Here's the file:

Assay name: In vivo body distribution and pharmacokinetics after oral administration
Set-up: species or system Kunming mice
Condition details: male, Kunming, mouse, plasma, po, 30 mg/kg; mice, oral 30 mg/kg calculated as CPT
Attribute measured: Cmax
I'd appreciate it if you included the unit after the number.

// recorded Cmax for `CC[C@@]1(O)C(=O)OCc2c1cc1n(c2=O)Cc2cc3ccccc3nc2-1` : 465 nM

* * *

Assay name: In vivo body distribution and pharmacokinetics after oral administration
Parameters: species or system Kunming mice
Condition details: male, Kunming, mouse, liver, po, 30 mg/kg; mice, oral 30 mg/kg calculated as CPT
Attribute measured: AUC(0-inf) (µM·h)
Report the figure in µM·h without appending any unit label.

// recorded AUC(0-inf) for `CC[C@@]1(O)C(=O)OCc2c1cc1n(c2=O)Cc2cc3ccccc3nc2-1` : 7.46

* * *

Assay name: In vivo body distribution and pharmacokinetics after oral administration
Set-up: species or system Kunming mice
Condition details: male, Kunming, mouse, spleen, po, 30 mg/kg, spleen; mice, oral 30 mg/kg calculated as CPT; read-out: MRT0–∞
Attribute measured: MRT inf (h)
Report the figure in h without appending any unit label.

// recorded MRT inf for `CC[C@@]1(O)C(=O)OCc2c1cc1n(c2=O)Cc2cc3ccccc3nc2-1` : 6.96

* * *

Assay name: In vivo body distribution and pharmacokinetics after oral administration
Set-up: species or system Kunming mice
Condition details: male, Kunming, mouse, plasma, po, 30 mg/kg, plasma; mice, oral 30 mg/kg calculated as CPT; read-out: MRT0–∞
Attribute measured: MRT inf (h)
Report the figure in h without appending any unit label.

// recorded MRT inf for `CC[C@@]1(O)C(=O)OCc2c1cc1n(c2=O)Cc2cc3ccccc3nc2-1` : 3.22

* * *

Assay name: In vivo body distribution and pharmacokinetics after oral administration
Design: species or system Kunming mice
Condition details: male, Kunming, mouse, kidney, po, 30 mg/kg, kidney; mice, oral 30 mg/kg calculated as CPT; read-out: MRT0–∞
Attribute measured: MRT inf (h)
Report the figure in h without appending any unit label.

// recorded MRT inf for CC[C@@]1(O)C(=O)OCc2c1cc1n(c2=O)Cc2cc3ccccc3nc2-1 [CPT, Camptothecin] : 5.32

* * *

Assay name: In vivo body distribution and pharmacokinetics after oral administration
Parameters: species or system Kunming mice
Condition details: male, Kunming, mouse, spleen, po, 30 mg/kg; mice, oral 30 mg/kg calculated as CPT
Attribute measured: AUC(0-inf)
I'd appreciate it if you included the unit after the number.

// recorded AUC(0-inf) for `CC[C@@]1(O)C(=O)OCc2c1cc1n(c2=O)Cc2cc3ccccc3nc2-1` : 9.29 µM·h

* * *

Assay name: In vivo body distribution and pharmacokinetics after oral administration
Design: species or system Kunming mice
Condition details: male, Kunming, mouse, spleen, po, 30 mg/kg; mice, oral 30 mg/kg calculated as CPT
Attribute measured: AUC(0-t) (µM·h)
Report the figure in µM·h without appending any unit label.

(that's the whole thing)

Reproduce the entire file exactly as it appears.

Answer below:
Assay name: In vivo body distribution and pharmacokinetics after oral administration
Set-up: species or system Kunming mice
Condition details: male, Kunming, mouse, plasma, po, 30 mg/kg; mice, oral 30 mg/kg calculated as CPT
Attribute measured: Cmax
I'd appreciate it if you included the unit after the number.

// recorded Cmax for `CC[C@@]1(O)C(=O)OCc2c1cc1n(c2=O)Cc2cc3ccccc3nc2-1` : 465 nM

* * *

Assay name: In vivo body distribution and pharmacokinetics after oral administration
Parameters: species or system Kunming mice
Condition details: male, Kunming, mouse, liver, po, 30 mg/kg; mice, oral 30 mg/kg calculated as CPT
Attribute measured: AUC(0-inf) (µM·h)
Report the figure in µM·h without appending any unit label.

// recorded AUC(0-inf) for `CC[C@@]1(O)C(=O)OCc2c1cc1n(c2=O)Cc2cc3ccccc3nc2-1` : 7.46

* * *

Assay name: In vivo body distribution and pharmacokinetics after oral administration
Set-up: species or system Kunming mice
Condition details: male, Kunming, mouse, spleen, po, 30 mg/kg, spleen; mice, oral 30 mg/kg calculated as CPT; read-out: MRT0–∞
Attribute measured: MRT inf (h)
Report the figure in h without appending any unit label.

// recorded MRT inf for `CC[C@@]1(O)C(=O)OCc2c1cc1n(c2=O)Cc2cc3ccccc3nc2-1` : 6.96

* * *

Assay name: In vivo body distribution and pharmacokinetics after oral administration
Set-up: species or system Kunming mice
Condition details: male, Kunming, mouse, plasma, po, 30 mg/kg, plasma; mice, oral 30 mg/kg calculated as CPT; read-out: MRT0–∞
Attribute measured: MRT inf (h)
Report the figure in h without appending any unit label.

// recorded MRT inf for `CC[C@@]1(O)C(=O)OCc2c1cc1n(c2=O)Cc2cc3ccccc3nc2-1` : 3.22

* * *

Assay name: In vivo body distribution and pharmacokinetics after oral administration
Design: species or system Kunming mice
Condition details: male, Kunming, mouse, kidney, po, 30 mg/kg, kidney; mice, oral 30 mg/kg calculated as CPT; read-out: MRT0–∞
Attribute measured: MRT inf (h)
Report the figure in h without appending any unit label.

// recorded MRT inf for CC[C@@]1(O)C(=O)OCc2c1cc1n(c2=O)Cc2cc3ccccc3nc2-1 [CPT, Camptothecin] : 5.32

* * *

Assay name: In vivo body distribution and pharmacokinetics after oral administration
Parameters: species or system Kunming mice
Condition details: male, Kunming, mouse, spleen, po, 30 mg/kg; mice, oral 30 mg/kg calculated as CPT
Attribute measured: AUC(0-inf)
I'd appreciate it if you included the unit after the number.

// recorded AUC(0-inf) for `CC[C@@]1(O)C(=O)OCc2c1cc1n(c2=O)Cc2cc3ccccc3nc2-1` : 9.29 µM·h

* * *

Assay name: In vivo body distribution and pharmacokinetics after oral administration
Design: species or system Kunming mice
Condition details: male, Kunming, mouse, spleen, po, 30 mg/kg; mice, oral 30 mg/kg calculated as CPT
Attribute measured: AUC(0-t) (µM·h)
Report the figure in µM·h without appending any unit label.